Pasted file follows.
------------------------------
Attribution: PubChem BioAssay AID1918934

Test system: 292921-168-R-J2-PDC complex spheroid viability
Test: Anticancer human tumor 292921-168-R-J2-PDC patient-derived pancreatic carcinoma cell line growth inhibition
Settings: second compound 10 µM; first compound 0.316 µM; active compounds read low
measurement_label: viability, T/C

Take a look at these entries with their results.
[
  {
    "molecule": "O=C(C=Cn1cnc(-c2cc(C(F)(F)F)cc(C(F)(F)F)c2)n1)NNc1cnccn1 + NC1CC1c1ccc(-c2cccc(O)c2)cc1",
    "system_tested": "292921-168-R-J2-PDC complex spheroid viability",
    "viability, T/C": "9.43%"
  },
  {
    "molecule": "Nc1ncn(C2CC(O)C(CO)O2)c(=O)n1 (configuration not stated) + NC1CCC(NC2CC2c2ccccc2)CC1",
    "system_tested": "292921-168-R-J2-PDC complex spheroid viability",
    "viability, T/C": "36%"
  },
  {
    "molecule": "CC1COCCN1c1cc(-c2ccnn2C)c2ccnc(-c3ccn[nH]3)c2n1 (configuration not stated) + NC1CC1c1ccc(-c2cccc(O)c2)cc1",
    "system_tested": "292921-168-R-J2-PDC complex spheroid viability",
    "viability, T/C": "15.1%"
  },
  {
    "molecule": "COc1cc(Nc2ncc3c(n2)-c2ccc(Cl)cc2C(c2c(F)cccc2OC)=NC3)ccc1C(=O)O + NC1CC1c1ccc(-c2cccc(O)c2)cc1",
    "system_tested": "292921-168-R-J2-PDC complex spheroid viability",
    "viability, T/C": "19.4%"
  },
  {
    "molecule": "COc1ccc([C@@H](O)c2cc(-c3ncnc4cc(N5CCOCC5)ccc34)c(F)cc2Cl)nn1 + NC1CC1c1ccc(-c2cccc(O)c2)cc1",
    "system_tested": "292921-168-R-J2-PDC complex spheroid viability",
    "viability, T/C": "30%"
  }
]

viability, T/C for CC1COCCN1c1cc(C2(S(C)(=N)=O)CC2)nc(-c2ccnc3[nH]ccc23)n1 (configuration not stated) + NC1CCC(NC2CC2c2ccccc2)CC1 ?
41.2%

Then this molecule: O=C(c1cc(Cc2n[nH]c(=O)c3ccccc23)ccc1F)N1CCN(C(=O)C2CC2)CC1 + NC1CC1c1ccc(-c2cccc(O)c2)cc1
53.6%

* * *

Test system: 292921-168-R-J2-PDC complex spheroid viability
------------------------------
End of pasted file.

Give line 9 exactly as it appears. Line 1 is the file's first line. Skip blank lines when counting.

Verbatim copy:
    "molecule": "O=C(C=Cn1cnc(-c2cc(C(F)(F)F)cc(C(F)(F)F)c2)n1)NNc1cnccn1 + NC1CC1c1ccc(-c2cccc(O)c2)cc1",